What is Intelligent Design Creationism?

Obvs, he did it.

Obvs, he did it.

Larry Moran discusses some apologetics from Jonathan McLatchie, in which McLatchie briefly argues for intelligent design. I think the fact that it’s in the context of Christian apologetics already gives away the store, but at least he gives a succinct definition of intelligent design:

The study of patterns in nature which bear the hallmarks of an intelligent cause

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An unintelligent Intelligent Design creationism quiz

Larry Moran has been given a quiz to test our comprehension of Intelligent Design creationism. Unfortunately, it was composed by someone who doesn’t understand ID creationism but merely wants everyone to regurgitate their propaganda, so it’s a major mess, and you can also tell that the person writing it was smugly thinking they were laying some real traps to catch us out in our ignorance.

Larry has posted his answers. I’ve put mine below the fold (I sorta subtly disagree with him on #2). If you want to take a stab at it untainted by our answers, here’s the original quiz, untainted by logic or evidence, so you can view them in their pure naked ignorance.

Also, another thing: the person who composed the quiz clearly expected simple yes/no answers, yet wrote questions that demand explanation. Yet again, the idiocy of the IDiots is exposed. I’ve actually troubled to explain my answers.

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Behold! The Legendary Intelligent Design Creationism Research Laboratory!

The Discovery Institute released a video of one of their stars, Ann Gauger, explaining the flaws in “population genetics” (I put it in quotes because it wasn’t a description of the field of population genetics that any competent biologist would recognize). Larry Moran points out the errors.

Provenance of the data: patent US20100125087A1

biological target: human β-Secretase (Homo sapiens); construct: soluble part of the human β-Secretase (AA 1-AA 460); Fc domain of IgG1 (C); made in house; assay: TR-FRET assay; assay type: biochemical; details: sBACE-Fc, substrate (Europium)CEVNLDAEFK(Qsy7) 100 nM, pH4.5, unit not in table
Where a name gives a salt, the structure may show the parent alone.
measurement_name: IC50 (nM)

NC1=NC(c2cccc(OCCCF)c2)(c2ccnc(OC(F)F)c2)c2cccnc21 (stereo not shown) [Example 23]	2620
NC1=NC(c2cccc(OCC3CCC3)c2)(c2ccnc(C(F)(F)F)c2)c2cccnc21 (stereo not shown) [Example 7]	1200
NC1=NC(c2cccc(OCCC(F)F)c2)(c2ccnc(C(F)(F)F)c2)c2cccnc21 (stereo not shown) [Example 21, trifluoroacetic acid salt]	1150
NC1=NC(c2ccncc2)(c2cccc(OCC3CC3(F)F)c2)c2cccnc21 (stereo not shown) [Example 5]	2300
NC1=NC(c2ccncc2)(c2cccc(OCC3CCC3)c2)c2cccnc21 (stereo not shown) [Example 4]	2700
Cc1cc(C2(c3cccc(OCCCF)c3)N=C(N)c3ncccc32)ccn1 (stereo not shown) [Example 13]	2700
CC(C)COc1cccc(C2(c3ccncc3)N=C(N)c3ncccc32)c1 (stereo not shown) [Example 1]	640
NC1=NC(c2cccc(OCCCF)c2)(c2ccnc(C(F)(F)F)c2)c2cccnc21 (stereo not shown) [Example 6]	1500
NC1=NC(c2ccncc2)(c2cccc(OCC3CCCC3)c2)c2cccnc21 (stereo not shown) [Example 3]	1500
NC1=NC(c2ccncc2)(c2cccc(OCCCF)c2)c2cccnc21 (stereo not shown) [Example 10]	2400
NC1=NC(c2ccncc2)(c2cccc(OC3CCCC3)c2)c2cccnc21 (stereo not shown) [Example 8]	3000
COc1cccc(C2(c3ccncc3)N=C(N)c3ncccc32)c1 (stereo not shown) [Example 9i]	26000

But then, someone noticed something else: the video was fake. It was Ann Gauger, all right, talking in a “lab”. Again, the quotes are because she was actually talking in front of a green screen, and a stock photo of a lab was spliced in behind her. Oops. It adds comic absurdity on top of the egregious errors in her babbling.

But of course that’s exactly what the DI wants. They can’t answer for the stupidity of her comments, but they can wave their hands and shout, “We do too have a lab! A real lab! And it’s sciencey and everything!” Because, after all, when you’re doing cargo cult science, the props are all important, and the substance doesn’t matter.

So, yeah, the indignant DI released a real photo of their real lab, with Gauger gazing at a petri dish. And here it is:

Annlab

Errm, are we supposed to be impressed? I could give you an equivalent photo of a few shelves in one of our student labs — it would look similar, just messier. A petri dish, a few orange-top bottles, a small hood in the background—all they needed to make it really sciencey were a few bubbling bottles of colored water. D. James Kennedy did a better job in “Darwin’s Deadly Legacy”.

kennedylab

See? Now that’s a lab!

But seriously, the furniture does not make the lab — the work being done in it does. When you think it matters that you can pose with a petri dish, you really are doing cargo cult science.

David Klinghoffer whines about an imaginary foul

fakeinjury

Uh-oh. I’ve disappointed David Klinghoffer. I should probably put that on my CV.

You see, the other day he praised a fellow named Tom Gilson for a post in which he provided a succinct summary of Intelligent Design creationism, and I took that summary apart, point by point. You might think, perhaps Klinghoffer finds fault with my analysis? He doesn’t provide any rebuttals. Did I get something wrong in using Gilson’s definition of ID? Nope, he doesn’t say…that would be hard to do anyway, since Klinghoffer praised it as exactly accurate!, exclamation point and all. Even in his title he declares that Tom Gilson Nails It.

So what’s his complaint? That I corrected the wrong person.

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Correcting errors is now anti-religious bigotry?

That paper that cited the Creator for designing the hand has been retracted. The authors say it was a translation error — that they assumed that “Creator” was synonymous with “nature” in English, and apparently, they weren’t aware of the potential for willful misinterpretation of the word “design” in the creationist community. I can sort of accept that, except, of course, that they managed to write an entire complex technical paper on the physiology and anatomy of the hand in fluent English. I wouldn’t have expected a retraction, though, but only a revision of an unfortunate mistake.